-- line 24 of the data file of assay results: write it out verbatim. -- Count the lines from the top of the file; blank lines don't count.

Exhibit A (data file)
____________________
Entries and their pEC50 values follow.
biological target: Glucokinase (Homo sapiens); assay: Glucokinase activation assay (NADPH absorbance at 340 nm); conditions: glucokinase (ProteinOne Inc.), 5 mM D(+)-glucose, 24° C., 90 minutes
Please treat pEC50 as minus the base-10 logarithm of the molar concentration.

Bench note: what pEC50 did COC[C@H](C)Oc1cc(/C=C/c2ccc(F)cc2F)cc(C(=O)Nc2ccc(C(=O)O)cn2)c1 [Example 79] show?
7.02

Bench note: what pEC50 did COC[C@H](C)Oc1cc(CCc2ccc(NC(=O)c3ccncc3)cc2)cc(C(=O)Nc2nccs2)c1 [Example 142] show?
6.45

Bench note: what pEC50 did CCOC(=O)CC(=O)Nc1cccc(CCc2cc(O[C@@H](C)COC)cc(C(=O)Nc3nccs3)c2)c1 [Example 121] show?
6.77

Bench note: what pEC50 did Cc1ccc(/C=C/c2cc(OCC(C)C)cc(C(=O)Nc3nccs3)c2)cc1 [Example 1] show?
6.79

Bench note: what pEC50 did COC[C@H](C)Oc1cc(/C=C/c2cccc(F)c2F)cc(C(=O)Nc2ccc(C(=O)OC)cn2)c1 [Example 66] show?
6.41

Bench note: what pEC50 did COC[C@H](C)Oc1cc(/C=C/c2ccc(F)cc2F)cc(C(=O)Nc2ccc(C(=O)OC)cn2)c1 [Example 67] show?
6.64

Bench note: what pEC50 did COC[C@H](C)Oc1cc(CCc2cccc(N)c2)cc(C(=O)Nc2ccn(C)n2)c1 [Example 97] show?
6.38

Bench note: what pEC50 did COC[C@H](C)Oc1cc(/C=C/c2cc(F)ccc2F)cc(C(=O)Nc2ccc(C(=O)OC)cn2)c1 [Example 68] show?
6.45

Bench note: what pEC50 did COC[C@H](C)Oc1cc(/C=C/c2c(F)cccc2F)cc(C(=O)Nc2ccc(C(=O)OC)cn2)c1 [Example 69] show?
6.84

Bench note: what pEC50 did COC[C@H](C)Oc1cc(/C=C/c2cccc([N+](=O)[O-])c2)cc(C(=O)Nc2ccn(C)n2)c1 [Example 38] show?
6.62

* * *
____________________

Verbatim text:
* * *